Born in 1909 in a conservative north-Calcutta household and married off at 15, Ashapoorna Debi was never allowed to go to school. Yet she gifted some of the most unforgettable stories in the canon of Bengali literature. It is said that she learnt her alphabets by listening to her brothers, who read aloud their lessons with their private tutors. She was confined within the four walls of domesticity for much of her life and yet ended up writing more than 150 novels and 1,500 short stories in a career spanning 70 years. Her first published piece was a poem in a children's magazine when she was 13. She called herself 'Saraswati's Stenographer', referring to the goddess of knowledge and learning.
At a time when women's liberation movement hadn't even gained traction in India, Debi was already dashing off stories about the lives of women who persistently swam against the current in stifling, middle-class Bengali households, the andar mahal or the inner chamber. One such story is that of Subarnolata from her magnum opus, the Debi trilogy, consisting of three novels—Prathom Protishruti, Subarnolata and Bakul Katha.
On June 29, the India Habitat Centre in Delhi revived a 1999 Hindi stage adaptation of Subarnolata. Directed by Kirti Jain with the Kshitij Theatre Group, the play did not veer much from the original story. It continued to evoke fear and unease in the way the vivacious, fearless protagonist of the eponymously titled play suffers continual indignities in her marital home. Married off as a child and full of wit and wonder, Subarnolata wants a house with a balcony, she craves the sea, wants to read, spin the charkha and sing songs of freedom. But she has to persistently and vehemently fight and cry and suffer beatings to achieve any of this in her deeply patriarchal house, made more fearsome by her thuggish mother-in-law who is admirably cast in the play.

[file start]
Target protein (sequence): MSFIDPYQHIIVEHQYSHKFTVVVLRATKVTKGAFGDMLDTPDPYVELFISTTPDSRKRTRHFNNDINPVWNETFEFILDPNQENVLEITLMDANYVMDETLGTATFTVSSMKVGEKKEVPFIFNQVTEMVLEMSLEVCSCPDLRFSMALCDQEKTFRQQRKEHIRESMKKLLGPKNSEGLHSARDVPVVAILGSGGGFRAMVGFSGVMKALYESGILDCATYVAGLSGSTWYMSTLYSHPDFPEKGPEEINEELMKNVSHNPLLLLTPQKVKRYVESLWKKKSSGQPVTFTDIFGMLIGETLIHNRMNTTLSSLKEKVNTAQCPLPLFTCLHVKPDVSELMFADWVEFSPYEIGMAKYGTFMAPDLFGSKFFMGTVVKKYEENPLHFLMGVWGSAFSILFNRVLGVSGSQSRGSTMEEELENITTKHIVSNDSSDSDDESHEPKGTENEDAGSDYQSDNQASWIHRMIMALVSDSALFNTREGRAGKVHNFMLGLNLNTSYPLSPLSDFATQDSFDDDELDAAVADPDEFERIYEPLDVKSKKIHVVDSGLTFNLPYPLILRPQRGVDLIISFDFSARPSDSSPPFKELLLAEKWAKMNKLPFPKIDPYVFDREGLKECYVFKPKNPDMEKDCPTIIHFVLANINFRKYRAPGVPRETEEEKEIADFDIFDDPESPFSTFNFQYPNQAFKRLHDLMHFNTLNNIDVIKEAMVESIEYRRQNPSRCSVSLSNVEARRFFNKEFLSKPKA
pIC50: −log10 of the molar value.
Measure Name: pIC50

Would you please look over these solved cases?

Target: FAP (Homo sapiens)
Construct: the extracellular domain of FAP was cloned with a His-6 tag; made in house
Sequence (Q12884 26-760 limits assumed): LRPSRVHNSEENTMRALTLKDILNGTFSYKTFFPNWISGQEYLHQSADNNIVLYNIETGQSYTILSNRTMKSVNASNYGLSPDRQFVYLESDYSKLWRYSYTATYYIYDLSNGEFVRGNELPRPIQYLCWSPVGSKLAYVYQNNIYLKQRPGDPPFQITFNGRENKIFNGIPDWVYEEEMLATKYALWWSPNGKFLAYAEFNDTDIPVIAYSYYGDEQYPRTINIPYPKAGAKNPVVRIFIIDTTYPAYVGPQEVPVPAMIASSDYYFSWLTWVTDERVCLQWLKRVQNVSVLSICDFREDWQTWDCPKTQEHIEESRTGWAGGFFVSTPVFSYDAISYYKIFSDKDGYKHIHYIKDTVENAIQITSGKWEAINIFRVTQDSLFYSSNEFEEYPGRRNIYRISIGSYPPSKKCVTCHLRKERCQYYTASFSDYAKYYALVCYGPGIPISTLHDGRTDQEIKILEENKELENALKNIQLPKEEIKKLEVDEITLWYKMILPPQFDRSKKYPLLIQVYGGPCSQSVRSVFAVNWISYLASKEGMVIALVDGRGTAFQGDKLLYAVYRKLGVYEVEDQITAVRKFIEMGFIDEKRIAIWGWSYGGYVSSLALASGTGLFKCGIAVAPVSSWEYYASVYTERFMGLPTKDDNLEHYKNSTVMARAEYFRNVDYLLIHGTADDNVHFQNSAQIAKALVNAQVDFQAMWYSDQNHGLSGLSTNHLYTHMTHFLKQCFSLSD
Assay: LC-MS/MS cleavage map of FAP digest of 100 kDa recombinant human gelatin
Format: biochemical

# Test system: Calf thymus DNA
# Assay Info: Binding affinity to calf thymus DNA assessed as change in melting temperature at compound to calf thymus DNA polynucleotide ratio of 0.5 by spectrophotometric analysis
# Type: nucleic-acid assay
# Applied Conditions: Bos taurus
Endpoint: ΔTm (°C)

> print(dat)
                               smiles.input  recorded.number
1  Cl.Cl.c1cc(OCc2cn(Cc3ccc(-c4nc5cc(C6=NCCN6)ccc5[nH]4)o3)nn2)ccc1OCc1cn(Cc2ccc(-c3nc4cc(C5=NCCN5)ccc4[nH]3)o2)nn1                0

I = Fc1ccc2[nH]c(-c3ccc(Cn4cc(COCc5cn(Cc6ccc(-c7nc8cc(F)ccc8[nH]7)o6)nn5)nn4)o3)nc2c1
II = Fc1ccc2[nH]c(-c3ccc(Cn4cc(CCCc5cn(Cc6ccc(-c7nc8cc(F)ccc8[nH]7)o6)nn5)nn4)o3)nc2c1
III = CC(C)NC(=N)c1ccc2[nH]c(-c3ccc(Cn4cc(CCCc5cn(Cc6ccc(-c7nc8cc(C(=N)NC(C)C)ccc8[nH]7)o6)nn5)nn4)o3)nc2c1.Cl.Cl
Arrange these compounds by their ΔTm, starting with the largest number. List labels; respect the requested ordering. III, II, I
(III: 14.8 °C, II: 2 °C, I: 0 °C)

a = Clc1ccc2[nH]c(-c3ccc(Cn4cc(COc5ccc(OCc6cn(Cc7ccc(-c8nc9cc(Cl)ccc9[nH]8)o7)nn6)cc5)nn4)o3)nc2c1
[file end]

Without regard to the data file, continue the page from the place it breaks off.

In all three books, Pratham Pratisruti (The First Promise, 1964), Subarnalata (1967) and Bakul Katha (The Story of Bakul, 1974), the act of writing has been used a weapon by the resilient women in the story. Pratham Pratisruti's Satyabati did not have access to ink. So she first writes on taalpaat or palm leaves. She would sometimes use the sap made from a paste of leaves to write. Her daughter Subarnolata in the next book, while does have access to ink, hides and writes in the shadows of the night and destroys everything she produces in her misery. And Bakul in the next book, while a writer herself, suffers a great deal at the hands of her publisher.
The play flows seamlessly with women in sarees draped the traditional Bengali way, speaking in Hindi, with Bangla songs of social unrest playing in the background. This pattern is suddenly broken with tunes of shehnai, north Indian style, in a scene abuzz with marriage preps. The constant shuffling of two cultures in costume, music, dialogue and stage-setting adds much energy and verve. Jain admits her new cast did wonder why they should revisit the script written in 1999. "For me it's a different kind of experience of working through a text where you understand the lives of the actors and the life of the characters in the play," says Jain. "Re-looking the text in today's context has more to do with how young people would respond to the plight of this woman. It is this interaction with the actors which brings forth newer nuances. For instance, the Subarnalata in this play is more angry. Maybe, back in 1999, we were not looking at a very aggressive Subarnalata. Understanding the psyche of the actors participating in this play was the exciting part for me. That becomes the reflection of the society for which you are presenting it."
While the play is set in a time and space we longer inhabit or identity with, Subarnolata still speaks to us. Every time a woman asserts her autonomy and is forced to cow down because of her gender, it is same sense of unfreedom Debi had railed against in her timeless tales.